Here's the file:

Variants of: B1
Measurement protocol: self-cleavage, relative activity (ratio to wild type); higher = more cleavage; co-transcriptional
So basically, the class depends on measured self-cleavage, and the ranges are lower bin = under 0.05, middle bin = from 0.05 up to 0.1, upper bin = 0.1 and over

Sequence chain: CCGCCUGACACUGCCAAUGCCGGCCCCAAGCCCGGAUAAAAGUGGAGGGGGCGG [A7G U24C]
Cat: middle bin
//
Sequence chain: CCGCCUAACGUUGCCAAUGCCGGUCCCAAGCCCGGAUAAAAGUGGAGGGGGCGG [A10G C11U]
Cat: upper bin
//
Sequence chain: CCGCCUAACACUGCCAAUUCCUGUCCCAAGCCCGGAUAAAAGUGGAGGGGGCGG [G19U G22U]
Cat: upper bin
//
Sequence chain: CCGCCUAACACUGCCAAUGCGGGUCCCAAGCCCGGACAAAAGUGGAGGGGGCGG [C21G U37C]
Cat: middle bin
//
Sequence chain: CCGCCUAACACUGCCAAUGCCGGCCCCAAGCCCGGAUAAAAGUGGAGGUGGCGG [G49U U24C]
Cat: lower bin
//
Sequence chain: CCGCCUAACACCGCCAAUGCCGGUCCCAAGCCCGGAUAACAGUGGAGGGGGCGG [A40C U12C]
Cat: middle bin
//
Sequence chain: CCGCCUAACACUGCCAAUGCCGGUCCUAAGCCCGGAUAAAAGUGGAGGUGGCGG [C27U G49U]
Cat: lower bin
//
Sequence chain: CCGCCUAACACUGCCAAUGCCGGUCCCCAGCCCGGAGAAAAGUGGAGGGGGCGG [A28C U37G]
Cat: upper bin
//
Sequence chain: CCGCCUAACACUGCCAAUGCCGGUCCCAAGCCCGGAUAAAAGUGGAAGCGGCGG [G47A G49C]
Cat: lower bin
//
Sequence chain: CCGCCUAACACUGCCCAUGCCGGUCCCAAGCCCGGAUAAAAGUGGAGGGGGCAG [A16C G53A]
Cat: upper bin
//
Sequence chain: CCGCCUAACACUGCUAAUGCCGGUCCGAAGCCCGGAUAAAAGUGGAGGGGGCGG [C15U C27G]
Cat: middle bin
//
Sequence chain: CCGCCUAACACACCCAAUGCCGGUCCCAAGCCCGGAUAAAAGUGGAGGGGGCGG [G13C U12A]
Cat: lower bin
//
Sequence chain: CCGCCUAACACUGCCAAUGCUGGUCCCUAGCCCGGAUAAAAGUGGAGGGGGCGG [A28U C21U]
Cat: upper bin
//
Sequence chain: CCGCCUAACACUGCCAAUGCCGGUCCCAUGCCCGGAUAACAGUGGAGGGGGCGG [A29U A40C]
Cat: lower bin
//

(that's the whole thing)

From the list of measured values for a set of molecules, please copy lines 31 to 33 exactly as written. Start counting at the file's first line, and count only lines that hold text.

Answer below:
Sequence chain: CCGCCUAACACUGCCCAUGCCGGUCCCAAGCCCGGAUAAAAGUGGAGGGGGCAG [A16C G53A]
Cat: upper bin
//